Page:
Holding cost = \$20 per year per item
Production rate = 10/day
365 working days per year
Qp* =
Demand rate = d = 1000/365
= 2.74/day
2 &times;1000&times;100 = 117.36 units/run
20&times;[1-(2.74/10)]
Maximum inventory level = 117.36 [1- (2.74/10)] = 85.2 units
Total Cost =
1000
117.36
= 852.08
100 +
+
117.36
2
20 [1-(2.74/10)]
852.03
12-13
= \$1704.11/year
POQ Example
Demand = 1000 units/year
Production rate = 10 units/day
Qp* = 117.36 units per run
42.8
Demand rate = d = 1000/365
= 2.74/day
11.74
Production run length = 117.36/(10/day) = 11.74 days
Cycle length = 117.36/(2.74/day) = 42.8 days
Number of production runs per year = 1000/117.36 = 8.52
12-14
Robustness of POQ
 POQ is robust (like EOQ):
 Useful even when parameters are uncertain.
 A large (20%) change in parameters or operations
will cause a small (~2%) change in total costs.

 Production run size (Q) and run length (Q/p) can
12-15
POQ Robustness Example
 Set production run length to 14 days (2 weeks)
rather than 11.74 days (as was optimal).
 Q/p = 14 days means that: Q = 10x14 = 140 units

Q = 140 is 19% over optimal value of 117.4 units.
 Cycle length = Q/d = 140/2.74 = 51.1 days.
 Total cost = \$1730.68

Only 1.6% over minimum cost with optimal Q!
12-16
POQ &amp; Multiple Products
 POQ computes a production run size for a single
product.
 For multiple products made on the same
equipment:
1.
Compute POQ, run time, and cycle time for each product.
2.
3.
Recalculate run time and cycle time, so the common cycle
time is a multiple of each product’s cycle time.
4.
Fit production runs into largest cycle time.
12-17
Multiple Products Example
 Example: Company makes 3 products: A, B, C
A: Optimal run time = 3 days; Optimal cycle time = 10 days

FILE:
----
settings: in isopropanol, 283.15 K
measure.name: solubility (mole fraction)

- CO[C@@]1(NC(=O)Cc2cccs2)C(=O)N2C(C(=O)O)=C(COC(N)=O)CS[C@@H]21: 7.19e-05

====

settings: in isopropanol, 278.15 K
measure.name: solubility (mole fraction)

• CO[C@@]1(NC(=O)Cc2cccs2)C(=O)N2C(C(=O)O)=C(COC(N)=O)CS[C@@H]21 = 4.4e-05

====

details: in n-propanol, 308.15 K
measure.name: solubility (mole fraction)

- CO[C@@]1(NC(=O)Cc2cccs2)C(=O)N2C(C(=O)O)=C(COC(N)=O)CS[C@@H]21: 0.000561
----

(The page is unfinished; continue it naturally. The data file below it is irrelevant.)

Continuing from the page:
B: Optimal run time = 6 days; Optimal cycle time = 18 days
C: Optimal run time = 10 days; Optimal cycle time = 33 days
A
A
3
7
3
A
7
3
7
B
B
6
6
12
C
23
10
12-18
12
Multiple Products Example
 Optimal run time and cycle time:
A: Run time = 3 days; Cycle time = 10 days (1 run/10 days)
B: Run time = 6 days; Cycle time = 18 days (1 run/18 days)
C: Run time = 10 days; Cycle time = 33 days (1 run/33 days)
Use 30 days as a common cycle; adjust run &amp; cycle times:
A: Run time = 3 days; Cycle time = 10 days (3 runs/30 days)
B: Run time = 5 days; Cycle time = 15 days (2 runs/30 days)
C: Run time = 9 days; Cycle time = 30 days (1 run/30 days)
A
B
C
A
B
A
3
5
9
3
5
3
2 days idle time
12-19
Quantity Discount Model
 Variation of EOQ (not POQ).
 Allows quantity discounts.

Reduced price for purchasing larger quantities.

Other EOQ assumptions apply.
 Trade-off lower price to purchase item &amp;
increased holding cost from more items.
 Total cost must include annual purchase cost.
Total Cost = Order cost + Holding cost + Purchase cost
12-20
Quantity Discount Model - Holding
Cost
 Holding cost:

Depends on price.

Usually expressed as a % of price per unit time.

20% of price per year, 2% of price per month, etc.
 I = Holding cost percent of price per year
 P = Price per unit
 H = Holding cost = IP
12-21
Quantity Discount Equations
D = Annual demand
S = Order cost per order
H = Holding (carrying) cost = IP
I = Inventory holding cost % per year
P = Price per unit
Order Quantity = Q* =
Total Cost (\$/yr) =
2 &times;D &times;S
IP
D
Q